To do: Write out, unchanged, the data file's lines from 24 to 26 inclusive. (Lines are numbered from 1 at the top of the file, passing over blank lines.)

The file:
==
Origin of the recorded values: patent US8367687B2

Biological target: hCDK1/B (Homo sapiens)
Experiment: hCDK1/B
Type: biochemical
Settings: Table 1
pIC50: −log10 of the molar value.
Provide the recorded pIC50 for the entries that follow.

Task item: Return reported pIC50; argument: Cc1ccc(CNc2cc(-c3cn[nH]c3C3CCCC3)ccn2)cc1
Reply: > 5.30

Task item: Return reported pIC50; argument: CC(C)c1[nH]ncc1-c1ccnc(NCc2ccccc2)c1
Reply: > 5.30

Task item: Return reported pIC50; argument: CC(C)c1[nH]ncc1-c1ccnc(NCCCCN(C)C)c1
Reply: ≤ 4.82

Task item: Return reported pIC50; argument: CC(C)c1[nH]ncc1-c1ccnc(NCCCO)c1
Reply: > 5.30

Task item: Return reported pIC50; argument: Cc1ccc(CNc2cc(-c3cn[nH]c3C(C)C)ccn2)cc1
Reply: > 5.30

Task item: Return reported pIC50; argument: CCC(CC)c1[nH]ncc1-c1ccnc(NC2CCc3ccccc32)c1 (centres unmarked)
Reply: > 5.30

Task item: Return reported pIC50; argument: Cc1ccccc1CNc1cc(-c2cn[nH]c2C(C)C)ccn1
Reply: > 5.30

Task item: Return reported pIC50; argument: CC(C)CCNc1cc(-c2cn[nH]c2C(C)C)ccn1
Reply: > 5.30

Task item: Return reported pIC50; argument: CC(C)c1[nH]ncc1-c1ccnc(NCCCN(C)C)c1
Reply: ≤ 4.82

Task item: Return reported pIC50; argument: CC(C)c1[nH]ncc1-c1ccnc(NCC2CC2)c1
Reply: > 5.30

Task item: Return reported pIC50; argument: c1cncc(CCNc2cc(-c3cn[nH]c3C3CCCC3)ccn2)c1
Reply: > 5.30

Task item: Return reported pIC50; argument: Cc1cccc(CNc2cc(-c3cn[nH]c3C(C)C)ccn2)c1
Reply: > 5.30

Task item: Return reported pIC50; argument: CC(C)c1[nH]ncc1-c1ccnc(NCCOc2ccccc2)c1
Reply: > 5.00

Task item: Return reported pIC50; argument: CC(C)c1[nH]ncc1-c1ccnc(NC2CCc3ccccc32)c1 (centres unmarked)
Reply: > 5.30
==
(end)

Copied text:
Task item: Return reported pIC50; argument: CC(C)c1[nH]ncc1-c1ccnc(NCCCN(C)C)c1
Reply: ≤ 4.82

Task item: Return reported pIC50; argument: CC(C)c1[nH]ncc1-c1ccnc(NCC2CC2)c1